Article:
Disney’s latest franchise instalment Toy Story 4 is looking to excite UK audiences this weekend, opening in 668 sites and a strong bet for the number one spot.
With Inside Out co-writer Josh Cooley directing, the film sees Woody, Buzz and the gang joined by a new toy called Forky, as they go on a road trip with owner Bonnie and her family.
The previous film in the series, 2010’s Toy Story 3, had a three-day opening weekend of £11.5m, although it had opened on Monday and made £21.2m in total on that first week. It went on to gross an enormous £74.1m, and sits in eighth place in the list of highest-grossing titles in the UK of all time.
Toy Story 2 had an official opening in just one venue in February 2000, making £149,604, and ending on £44.3m; while the first film began with £3.4m in March 1996 and ended on £22.3m.
Both the first and second films received 3D re-releases in the lead-up to the launch of the third: Toy Story 3D made £2.1m, while Toy Story 2 3D made £2m.
The combined grosses for the original and 3D releases are £24.3m for Toy Story, and £46.3m for Toy Story 2.
The latest title is a safe bet to surpass the opening of the first two films; going beyond the start of the third would represent a great success.
As context, the highest three-day openings for this year so far are: Avengers: Endgame (£31.4m); Captain Marvel (£12.8m); Dumbo (£6.1m); Aladdin (£5.7m) and How To Train Your Dragon 3 (£5.3m).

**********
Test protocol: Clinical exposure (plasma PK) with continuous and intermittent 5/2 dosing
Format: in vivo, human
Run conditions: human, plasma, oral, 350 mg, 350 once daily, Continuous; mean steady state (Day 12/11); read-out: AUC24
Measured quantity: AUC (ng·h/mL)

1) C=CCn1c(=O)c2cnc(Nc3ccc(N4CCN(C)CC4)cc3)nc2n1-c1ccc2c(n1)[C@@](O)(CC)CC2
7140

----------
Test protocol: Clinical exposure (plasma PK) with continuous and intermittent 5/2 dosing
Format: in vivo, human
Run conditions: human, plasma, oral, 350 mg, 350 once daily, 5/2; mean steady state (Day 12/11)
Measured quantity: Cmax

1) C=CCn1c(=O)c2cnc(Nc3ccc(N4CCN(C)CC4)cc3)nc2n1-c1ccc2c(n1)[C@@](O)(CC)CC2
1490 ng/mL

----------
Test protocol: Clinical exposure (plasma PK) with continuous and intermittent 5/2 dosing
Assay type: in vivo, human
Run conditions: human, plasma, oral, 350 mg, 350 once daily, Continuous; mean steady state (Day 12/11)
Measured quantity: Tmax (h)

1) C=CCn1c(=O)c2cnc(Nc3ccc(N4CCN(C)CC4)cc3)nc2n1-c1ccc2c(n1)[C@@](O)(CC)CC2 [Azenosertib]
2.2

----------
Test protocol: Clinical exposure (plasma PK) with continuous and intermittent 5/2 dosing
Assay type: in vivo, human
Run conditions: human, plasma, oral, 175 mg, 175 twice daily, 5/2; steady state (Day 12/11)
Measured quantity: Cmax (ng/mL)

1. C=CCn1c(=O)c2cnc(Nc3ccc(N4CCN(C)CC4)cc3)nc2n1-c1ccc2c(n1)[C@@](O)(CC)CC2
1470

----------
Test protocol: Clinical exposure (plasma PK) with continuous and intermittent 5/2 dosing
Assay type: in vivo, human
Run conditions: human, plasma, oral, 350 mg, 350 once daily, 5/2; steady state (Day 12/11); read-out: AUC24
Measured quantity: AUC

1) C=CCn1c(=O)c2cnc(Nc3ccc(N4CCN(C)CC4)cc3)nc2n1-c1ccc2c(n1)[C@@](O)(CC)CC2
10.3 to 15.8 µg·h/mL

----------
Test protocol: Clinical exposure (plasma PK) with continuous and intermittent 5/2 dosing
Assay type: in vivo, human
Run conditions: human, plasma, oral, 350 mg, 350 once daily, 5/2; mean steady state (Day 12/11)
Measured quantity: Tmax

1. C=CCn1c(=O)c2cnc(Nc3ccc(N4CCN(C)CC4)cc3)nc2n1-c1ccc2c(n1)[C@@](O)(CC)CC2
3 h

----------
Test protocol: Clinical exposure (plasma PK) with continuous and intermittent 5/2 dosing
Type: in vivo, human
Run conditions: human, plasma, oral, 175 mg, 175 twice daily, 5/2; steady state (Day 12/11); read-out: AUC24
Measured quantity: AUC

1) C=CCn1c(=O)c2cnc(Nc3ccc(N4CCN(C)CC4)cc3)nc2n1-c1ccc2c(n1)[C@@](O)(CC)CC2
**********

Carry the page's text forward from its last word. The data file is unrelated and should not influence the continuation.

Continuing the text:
There are relatively few titles opening this weekend as cinemas clear the decks for the Pixar pals.
Those to take on the challenge include Sony’s horror Brightburn, which began previews on Wednesday June 19. Centred around a sinister child who crash-lands on Earth, it stars Elizabeth Banks, is produced by Guardians Of The Galaxy I and II director James Gunn, and is written by Gunn’s brothers Brian Gunn and Mark Gunn.
The film is the second feature for director David Yarovesky, whose 2014 first film The Hive did not receive a UK theatrical release.
Brightburn has started well in the US, making $7.8m (£6.2m) on its first weekend and $17m (£13.5m) as of last weekend, more than double its $6m (£4.7m) production budget.
Curzon is opening Anthony Woodley’s drama The Flood, about an immigration officer who must decide the fate of a dangerous asylum seeker. The film reunites Game Of Thrones’ alumni Lena Headey (as the immigration officer) and Iain Glen, with Ivanno Jeremiah playing Haile, the asylum seeker.
As well as working as an aerial technician on James Bond titles Casino Royale and Spectre, Woodley has previously directed the low-budget sci-fi films Outpost 11 (2013) and The Carrier (2015).
Vertigo is releasing Lars Klevberg’s horror Child’s Play, a remake of the 1988 title of the same name. In the new version, Star Wars regular Mark Hammill voices the demonic doll Chucky.
Of the titles to have featured Chucky since the first film, the highest-grossing is 1999’s Bride Of Chucky, which started with £210,861 and ended on £597,102.
Further new openers include Cannes 2018 Directors’ Fortnight title Amin through New Wave; International Film Festival Rotterdam 2018 drama Ordinary Time through Koenig Pictures; Film London Microwave scheme title Mari through Verve Pictures; and Bollywood comedy Shadaa from B4U Network.
Key holdovers from last weekend include Aladdin, which has held top spot longer than any other film in 2019; Men In Black: International, which opened slowly last weekend; and Rocketman, which has passed £20m.